Member Profile: Xuelong Mu
1. What do you do, and how long have you been doing it?
I currently work on bridging the worlds of 3D geospatial and game engines at Cesium as an Unreal Engine Software Developer. I have been working in Unreal Engine for a little over a year now. I also try to give back to the Unreal Engine community by creating educational videos on game development techniques, hosted on the Pending Kill YouTube channel.
2. What was your first job?
I worked at my high school’s IT department the summer after my junior year. I spent one afternoon smashing hard drives with a sledgehammer. Who says data security can’t be fun?
3. Where did you complete your formal education?
I got my bachelor’s in Mechanical Engineering at Columbia University. Since then, my work has taken me from automated testing, to robotics, to now pure software development – far from the world of machine shops, CAD modeling, and spec sheets. I think what drew me to my major was being able to see, right in front of me, the result of my work. Working inside 3D game engines gives me the same rush, with faster iteration times.
4. How did you first get involved with ACM SIGGRAPH?
For several years I had been watching from the sidelines, loading up SIGGRAPH seminars and presentations on YouTube and absorbing the fascinating developments in computer graphics and computer vision / deep learning.I would have loved to go to SIGGRAPH in 2020 since it would have been on the East Coast. Unfortunately the world had other plans. I eagerly anticipate attending SIGGRAPH in-person in the near future.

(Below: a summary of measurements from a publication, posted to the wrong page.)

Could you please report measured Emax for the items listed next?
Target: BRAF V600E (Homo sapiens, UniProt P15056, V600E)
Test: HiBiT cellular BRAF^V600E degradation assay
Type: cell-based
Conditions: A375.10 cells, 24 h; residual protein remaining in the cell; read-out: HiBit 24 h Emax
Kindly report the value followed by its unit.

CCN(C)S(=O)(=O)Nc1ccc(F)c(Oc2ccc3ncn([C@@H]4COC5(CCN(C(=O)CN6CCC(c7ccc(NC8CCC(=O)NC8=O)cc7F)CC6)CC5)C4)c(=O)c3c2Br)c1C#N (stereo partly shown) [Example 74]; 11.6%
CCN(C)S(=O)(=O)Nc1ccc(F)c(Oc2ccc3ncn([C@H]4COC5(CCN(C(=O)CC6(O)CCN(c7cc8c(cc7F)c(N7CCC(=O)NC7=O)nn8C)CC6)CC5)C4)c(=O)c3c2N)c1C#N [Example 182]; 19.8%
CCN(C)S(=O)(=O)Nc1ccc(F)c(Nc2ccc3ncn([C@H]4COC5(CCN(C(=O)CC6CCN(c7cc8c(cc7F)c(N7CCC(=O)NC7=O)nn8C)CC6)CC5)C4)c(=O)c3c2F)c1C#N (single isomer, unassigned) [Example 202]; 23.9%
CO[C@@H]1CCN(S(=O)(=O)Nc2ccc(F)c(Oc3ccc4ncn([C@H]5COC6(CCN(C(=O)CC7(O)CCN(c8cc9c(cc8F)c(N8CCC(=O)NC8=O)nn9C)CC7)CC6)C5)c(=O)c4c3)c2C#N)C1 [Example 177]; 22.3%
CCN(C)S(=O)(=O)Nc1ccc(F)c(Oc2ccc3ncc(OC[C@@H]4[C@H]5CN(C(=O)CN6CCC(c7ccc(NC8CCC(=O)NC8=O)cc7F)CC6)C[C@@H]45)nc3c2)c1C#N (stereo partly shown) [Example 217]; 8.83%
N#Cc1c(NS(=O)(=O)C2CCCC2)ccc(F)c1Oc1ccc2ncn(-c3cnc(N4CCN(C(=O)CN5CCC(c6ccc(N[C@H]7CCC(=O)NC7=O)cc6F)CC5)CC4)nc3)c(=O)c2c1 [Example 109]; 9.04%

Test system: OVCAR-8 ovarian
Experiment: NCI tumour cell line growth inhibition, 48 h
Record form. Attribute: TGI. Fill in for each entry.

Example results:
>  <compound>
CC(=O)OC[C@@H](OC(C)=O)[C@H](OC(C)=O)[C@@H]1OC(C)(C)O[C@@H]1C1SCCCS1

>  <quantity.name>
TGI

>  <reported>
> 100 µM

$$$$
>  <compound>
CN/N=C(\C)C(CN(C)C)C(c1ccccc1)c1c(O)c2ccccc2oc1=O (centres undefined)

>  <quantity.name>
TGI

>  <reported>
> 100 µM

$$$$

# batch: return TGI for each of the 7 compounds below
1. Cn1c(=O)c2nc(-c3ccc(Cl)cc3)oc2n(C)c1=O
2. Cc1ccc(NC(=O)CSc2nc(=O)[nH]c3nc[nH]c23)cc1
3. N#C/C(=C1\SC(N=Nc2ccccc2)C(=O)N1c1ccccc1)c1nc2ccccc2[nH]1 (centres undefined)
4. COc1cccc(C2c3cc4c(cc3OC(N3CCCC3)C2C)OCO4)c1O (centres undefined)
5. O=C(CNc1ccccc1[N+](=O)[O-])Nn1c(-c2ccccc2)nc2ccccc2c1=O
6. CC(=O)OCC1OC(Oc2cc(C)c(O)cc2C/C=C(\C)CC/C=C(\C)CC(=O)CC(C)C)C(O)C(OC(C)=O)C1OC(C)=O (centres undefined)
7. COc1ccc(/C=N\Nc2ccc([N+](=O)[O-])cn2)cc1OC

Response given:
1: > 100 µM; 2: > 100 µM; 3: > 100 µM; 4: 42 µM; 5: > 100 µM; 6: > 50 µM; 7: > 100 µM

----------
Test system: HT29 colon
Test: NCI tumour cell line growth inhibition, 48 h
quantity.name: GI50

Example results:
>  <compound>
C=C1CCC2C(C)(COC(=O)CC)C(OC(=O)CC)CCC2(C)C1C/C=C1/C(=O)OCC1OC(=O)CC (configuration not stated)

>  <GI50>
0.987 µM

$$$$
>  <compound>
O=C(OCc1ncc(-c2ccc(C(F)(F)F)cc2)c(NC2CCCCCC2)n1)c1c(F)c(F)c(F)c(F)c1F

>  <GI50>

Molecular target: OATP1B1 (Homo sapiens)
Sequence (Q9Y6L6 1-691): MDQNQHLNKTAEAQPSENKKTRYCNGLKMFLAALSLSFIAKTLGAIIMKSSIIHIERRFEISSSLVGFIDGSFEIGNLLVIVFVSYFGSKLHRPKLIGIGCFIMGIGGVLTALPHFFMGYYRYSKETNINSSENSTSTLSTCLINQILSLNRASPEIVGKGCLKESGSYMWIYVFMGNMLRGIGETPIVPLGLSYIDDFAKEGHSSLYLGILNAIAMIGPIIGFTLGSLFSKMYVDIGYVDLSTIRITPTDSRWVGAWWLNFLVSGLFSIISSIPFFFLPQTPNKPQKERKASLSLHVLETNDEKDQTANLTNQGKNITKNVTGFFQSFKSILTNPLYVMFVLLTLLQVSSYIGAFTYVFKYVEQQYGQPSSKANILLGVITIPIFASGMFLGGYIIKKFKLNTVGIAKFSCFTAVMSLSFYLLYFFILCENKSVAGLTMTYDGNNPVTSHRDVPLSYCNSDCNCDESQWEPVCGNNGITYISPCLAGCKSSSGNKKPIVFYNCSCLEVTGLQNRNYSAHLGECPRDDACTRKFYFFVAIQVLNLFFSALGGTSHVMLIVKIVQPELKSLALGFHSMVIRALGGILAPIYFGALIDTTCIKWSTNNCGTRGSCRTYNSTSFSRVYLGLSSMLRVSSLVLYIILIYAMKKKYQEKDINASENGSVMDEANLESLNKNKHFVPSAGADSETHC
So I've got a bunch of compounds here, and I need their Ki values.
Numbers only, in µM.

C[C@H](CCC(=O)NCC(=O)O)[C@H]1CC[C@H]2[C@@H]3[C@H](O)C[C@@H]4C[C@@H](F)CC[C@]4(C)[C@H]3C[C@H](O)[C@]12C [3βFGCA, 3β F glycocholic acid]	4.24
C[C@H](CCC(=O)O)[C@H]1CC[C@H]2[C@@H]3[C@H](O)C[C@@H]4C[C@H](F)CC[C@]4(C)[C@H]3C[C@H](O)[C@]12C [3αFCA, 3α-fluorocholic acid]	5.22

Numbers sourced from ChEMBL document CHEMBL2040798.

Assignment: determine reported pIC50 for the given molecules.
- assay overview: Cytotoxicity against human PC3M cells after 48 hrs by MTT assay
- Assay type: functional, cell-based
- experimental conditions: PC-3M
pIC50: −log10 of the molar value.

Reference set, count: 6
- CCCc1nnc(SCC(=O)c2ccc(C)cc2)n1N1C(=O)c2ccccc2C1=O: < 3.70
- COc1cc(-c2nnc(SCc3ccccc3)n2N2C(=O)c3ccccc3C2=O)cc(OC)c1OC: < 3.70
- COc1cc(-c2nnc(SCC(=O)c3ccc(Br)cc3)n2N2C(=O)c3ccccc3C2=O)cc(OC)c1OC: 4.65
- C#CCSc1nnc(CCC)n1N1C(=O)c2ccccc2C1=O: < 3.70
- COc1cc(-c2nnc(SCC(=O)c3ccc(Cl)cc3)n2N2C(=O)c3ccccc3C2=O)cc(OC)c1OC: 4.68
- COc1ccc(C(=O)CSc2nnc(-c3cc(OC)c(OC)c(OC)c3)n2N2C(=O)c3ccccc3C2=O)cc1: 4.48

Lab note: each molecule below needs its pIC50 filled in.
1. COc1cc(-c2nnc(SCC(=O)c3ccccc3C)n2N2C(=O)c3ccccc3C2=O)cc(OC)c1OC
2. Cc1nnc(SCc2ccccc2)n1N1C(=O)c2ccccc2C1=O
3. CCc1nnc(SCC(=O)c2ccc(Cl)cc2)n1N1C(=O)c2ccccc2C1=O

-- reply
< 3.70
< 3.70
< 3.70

5. What is your favorite memory of a SIGGRAPH conference?
I hope to attend a SIGGRAPH Conference in the near future.
6. Describe a project that you would like to share with the ACM SIGGRAPH community.
I recently worked on a Hololens 2 AR experience called Rainforest by New Reality Co., the creators of Giant and Tree VR. Rainforest aims to bring awareness to deforestation through experiential storytelling and time-dynamic data visualization.
7. If you could have dinner with one living or non-living person, who would it be and why?
So many to choose, from so many fields. I’ll go with Orson Welles. In addition to his brilliant filmmaking, he was an incredibly articulate, funny, and charismatic speaker in his (rare) interviews.
8. What is something most people don’t know about you?
In college I took tons of classes outside my major: film, creative writing, dance, acting, and improv. I actually ended up graduating a few months late because of a last-minute overlook in my math requirements, and I had to make it up over a summer class. Sometimes it felt like I was trying to do everything except become an engineer, but those experiences absolutely shaped who I am.
9. From which single individual have you learned the most in your life? What did they teach you?
My sister is one of the most insightful and creative people I know. Her life experiences are much different from my own, but because of our shared history we understand each other uniquely. Among many other things, she taught me about perspective, self-forgiveness, and letting things go.
10. Is there someone in particular who has influenced your decision to work with ACM SIGGRAPH?
My colleagues and mentors at Cesium, Shehzan Mohammed and Patrick Cozzi, have had incredible careers in computer graphics and a long history with ACM SIGGRAPH. They encouraged me to work with this wonderful organization.
11. What can you point to in your career as your proudest moment?
I have found tremendous fulfillment educating Unreal Engine developers through my previous work on YouTube as well as my current work creating video tutorials for Cesium for Unreal. I hope to continue sharing what I have learned and give back to the community that teaches me every day.